In February 1995, Joe Biden introduced a bill called the Omnibus Counterterrorism Act of 1995. Proposing sweeping changes to American law enforcement, it allowed for secret evidence to be used in prosecutions, expanded wiretapping by the government, and the creation of “terrorism” as a federal crime that could be invoked to allow the use of US military in domestic law enforcement in direct violation to long-standing laws against such measures.
The Clinton Administration was unable to get the bill passed in the wake of the Oklahoma City Bombing tragedy, but it returned in 2001 as the PATRIOT Act. Senator Biden even bragged that his 1995 bill was in large part the PATRIOT Act’s forerunner. In the wake of the PATRIOT Act, all crimes and even misdemeanors could be treated as acts of terrorism, and civil liberties were greatly eroded.
Meanwhile, the Bush Administration was setting up the Department of Homeland Security and expanding a covert surveillance program that illegally captured the personal phone calls, faxes, and emails of ordinary Americans.
In 2007, the Bush White House issued National Security Presidential Directive 51, a national continuity policy giving the President sweeping new powers in the event of a national emergency, itself declared by the President. When asking to see the classified version of the plan to understand precisely what powers the President was claiming for himself, Representative Peter DeFazio of the US House Committee on Homeland Security was told he did not have clearance to read the document.
In 2008 it was revealed that InfraGard, an FBI program started in 1996, had deputized over 23,000 members of private industry to work with the Department of Homeland Security in “protecting national infrastructure” against terrorist threats. Two program whistleblowers testified that they had been given shoot to kill powers in the event of martial law.
In 2009 it was revealed that Boy Scouts were being trained by US Customs and Border Patrol in simulated terrorism drills, and border confrontations.
In 2010, the Department of Homeland Security announced an expansion of its campaign, “If You See Something, Say Something,” which includes televised messages being played in department stores and hotels across the country encouraging members of the public to snitch on each other.
Seen in this context,we can properly understand that the police state is not some distant far off possibility. On the contrary, the legal, technical and bureaucratic infrastructure for a system of outright state control under a unitary executive has been carefully laid over the course of decades, not just in America but in country after country around the globe.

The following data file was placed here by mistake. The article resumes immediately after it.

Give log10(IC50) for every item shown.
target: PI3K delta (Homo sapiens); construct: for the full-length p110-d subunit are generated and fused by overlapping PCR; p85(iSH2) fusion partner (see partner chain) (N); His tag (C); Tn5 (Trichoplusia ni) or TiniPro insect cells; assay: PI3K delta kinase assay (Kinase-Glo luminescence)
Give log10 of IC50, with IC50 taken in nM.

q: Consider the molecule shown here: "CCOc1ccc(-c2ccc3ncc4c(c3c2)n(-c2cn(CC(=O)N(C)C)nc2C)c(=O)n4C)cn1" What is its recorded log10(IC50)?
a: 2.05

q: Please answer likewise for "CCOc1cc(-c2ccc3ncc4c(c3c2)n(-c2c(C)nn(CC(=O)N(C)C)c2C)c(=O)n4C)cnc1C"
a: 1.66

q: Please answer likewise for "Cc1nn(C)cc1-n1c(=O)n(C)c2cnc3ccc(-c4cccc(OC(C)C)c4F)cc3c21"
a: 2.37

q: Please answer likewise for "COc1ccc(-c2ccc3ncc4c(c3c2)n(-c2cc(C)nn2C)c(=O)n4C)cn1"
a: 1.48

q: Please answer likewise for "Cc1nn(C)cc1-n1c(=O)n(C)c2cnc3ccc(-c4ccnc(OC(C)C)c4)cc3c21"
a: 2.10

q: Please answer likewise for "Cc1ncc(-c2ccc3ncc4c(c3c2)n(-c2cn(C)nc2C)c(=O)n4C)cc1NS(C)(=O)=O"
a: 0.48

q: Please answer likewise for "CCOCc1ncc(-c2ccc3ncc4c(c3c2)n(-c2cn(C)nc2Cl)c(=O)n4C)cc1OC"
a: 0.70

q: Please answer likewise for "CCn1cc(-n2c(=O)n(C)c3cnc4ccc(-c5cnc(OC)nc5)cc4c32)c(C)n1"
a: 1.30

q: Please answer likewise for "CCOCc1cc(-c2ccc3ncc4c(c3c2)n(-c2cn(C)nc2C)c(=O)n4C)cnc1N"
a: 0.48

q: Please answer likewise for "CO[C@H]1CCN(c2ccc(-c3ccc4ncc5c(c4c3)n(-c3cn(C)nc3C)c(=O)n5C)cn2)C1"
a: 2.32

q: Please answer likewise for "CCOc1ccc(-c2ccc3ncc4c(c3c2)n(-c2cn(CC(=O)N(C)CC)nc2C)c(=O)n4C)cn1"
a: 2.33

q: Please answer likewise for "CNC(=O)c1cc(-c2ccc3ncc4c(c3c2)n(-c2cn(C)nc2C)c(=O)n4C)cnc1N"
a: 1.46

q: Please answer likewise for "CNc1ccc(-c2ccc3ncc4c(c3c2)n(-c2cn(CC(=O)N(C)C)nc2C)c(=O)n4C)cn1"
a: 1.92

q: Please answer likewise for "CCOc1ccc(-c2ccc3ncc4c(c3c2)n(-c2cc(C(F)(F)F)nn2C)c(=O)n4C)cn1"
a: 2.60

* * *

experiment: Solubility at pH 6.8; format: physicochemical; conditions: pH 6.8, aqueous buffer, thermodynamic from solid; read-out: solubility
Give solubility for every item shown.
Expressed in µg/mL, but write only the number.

And it is only in this context, with the police state as a present reality rather than a future possibility, that we can start to assemble the piecesofthepolicestate puzzle that have been scattered out in front of us over the past 10 years.
The picture that is painted when one really looks at this information is bleak, but it is far better to understand the police state reality that exists than to fret about whether or not it is coming.
For in reality the police state is not an entity, not some monolithic thing or a state of existence that only has an “on” and an “off” position, but a process, a spectrum, something that always exists to one extent or another.
Once this process is understood for what it is, the question is no longer whether or not this or that atrocity against liberty is a sign of a police state, but why we would ever tolerate such atrocities in the first place.
And this is the real key to dismantling the police state, since all such authoritarian structures rest on the fundamental illusion that a few people at the top of the pyramid hold all the power and the masses at the bottom are all under their thrall.
The truth, as always and in every society, is that the people hold all the power, and no amount of illegal surveillance or police state gadgets could ever hold back an engaged, informed public that recognized their own power over the public officials they support with their tax dollars and the elected representatives that they vote into power and the corporate giants that they buy from every single day.
Once that illusion is shattered, and the people realize that the pyramid is inverted, with the mass of the people threatening to crush the few at the apex at any given moment, the police state loses its power.